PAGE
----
I’m dog-sitting this week for Cricket, a sweet, well-mannered former shelter dog who sits when you ask and comes when you call. I hang out with her in the morning until about noon, then come over again to let her out in the evening and once more before I go to bed.
Cricket has a big backyard that’s fenced in so I bring Bella, my boxer/shepherd/some-sort-of-hound mix, so she can run around with Cricket and play. I open the sliding-glass door, let them out and watch them rip around the yard, kicking up red Carolina clay as they go. But as soon as I’m back in front of my computer, Bella is throwing herself against the door, wanting to come in. Playtime has lasted less than 5 minutes.
She’s been like this since we brought her home from the shelter nearly six months ago. My girlfriend and I were hesitant to get a dog because we hadn’t yet invested in a fence. As it turned out, it didn’t matter. Bella wasn’t interested in being outside — unless we were there, too.
When I go from one room to the next, Bella follows me. When I sit on the toilet, she sits at my feet. When I’m at the computer, Bella lies next to my desk. Wherever I am, she’s not far behind. And when I’m not home, Bella does all of those things with my girlfriend.
One friend suggests Bella has abandonment issues. Likely that’s true. All I know about her is that some guy surrendered her to the animal shelter. There’s nothing in her record to say why. I suspect it’s because she pees when she gets nervous, but there’s no way to know what prompted him to give her up.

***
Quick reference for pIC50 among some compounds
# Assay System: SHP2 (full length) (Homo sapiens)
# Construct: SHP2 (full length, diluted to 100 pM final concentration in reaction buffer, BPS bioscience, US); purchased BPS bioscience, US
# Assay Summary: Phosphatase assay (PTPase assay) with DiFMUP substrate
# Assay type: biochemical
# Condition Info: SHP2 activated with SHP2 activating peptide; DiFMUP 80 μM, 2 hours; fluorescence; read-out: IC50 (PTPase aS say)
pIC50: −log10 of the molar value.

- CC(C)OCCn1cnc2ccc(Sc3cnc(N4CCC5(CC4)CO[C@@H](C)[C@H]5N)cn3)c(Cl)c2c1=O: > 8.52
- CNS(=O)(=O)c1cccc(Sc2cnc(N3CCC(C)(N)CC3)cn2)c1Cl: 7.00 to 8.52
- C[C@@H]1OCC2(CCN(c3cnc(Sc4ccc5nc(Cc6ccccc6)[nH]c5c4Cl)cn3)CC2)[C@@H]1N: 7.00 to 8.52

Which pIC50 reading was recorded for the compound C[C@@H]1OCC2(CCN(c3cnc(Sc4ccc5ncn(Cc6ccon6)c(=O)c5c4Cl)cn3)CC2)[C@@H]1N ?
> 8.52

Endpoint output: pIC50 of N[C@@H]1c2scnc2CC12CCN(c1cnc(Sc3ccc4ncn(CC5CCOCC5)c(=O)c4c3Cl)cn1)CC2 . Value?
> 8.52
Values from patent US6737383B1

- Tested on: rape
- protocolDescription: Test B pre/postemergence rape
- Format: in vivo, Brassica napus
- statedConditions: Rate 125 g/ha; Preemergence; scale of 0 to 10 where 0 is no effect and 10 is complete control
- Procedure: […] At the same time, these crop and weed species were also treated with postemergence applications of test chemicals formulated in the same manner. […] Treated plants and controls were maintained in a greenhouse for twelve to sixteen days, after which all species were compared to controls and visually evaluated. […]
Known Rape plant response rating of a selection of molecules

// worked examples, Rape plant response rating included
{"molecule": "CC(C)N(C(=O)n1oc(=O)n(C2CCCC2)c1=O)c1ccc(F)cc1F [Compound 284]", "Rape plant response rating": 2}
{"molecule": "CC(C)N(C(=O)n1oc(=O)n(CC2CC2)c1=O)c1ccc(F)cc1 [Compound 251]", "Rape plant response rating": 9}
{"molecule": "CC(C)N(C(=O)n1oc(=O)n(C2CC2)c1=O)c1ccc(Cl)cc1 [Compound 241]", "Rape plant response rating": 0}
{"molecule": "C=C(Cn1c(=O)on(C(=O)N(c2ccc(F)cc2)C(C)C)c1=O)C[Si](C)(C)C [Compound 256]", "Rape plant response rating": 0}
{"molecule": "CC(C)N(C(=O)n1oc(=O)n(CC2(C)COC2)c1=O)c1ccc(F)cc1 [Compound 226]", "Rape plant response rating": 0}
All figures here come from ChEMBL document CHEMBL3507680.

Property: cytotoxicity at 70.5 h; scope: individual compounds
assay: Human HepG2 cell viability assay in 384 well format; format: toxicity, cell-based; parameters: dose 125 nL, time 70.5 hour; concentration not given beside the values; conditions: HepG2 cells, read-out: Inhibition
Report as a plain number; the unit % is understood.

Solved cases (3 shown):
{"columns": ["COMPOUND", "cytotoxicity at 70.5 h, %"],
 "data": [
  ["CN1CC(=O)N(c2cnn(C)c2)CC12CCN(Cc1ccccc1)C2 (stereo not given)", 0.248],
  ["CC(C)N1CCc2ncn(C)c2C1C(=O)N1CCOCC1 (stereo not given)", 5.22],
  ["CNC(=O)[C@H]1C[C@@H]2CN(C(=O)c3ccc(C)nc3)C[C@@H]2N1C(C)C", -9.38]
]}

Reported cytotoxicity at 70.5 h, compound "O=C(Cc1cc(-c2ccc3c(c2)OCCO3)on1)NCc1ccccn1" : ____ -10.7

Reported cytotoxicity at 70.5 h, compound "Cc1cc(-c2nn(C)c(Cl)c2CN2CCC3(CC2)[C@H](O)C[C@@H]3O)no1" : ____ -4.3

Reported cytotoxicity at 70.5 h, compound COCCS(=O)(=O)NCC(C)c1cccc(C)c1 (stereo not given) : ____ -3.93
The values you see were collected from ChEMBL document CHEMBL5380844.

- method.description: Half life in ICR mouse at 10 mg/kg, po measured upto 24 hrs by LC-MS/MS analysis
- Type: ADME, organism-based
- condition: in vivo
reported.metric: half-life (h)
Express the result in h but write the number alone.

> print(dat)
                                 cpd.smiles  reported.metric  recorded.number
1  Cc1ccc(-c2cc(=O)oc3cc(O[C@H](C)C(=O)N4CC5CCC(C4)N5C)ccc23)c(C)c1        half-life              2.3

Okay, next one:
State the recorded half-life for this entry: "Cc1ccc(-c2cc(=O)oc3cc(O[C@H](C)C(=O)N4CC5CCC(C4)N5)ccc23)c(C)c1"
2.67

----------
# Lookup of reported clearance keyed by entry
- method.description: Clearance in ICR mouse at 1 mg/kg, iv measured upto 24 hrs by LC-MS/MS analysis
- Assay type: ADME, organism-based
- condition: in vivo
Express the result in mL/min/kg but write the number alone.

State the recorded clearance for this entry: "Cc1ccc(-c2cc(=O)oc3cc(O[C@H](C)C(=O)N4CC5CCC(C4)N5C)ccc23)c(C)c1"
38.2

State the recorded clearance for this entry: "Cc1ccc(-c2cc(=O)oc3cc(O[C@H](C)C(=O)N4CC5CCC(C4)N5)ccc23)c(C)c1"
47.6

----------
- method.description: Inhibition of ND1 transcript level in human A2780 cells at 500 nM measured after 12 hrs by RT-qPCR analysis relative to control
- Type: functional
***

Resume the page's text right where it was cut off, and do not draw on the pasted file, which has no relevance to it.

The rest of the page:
Bella sat in that shelter for two months before I showed up and picked her out of a lineup of 20-plus, penned-in dogs that were barking hysterically. I was drawn to her because she was the only one not barking hysterically. It didn’t hurt that she looked like a smaller, freckled version of my late dog, Duke.
I don’t want Bella to be this clingy, needy dog. I don’t want her to follow me from room to room. I don’t want her to choose inside with me versus outside with Cricket. I want her to run and play and lose herself in the freedom of that big, open space. In short, I don’t want fear to define — or confine — her.
While she sits on the top step waiting for me to let her in, I think about how often we do life that way. There’s this whole big world we could explore and yet we turn our backs to it, longing to stay where it’s comfortable. Like Bella, we have our reasons. People have abandoned us, treated us poorly, even abused us. When we find a safe haven, we never want to leave. After all, if we go run around that great big world, we could get hurt — or even die.
But we also might live — really live — and know what it means to be fully alive.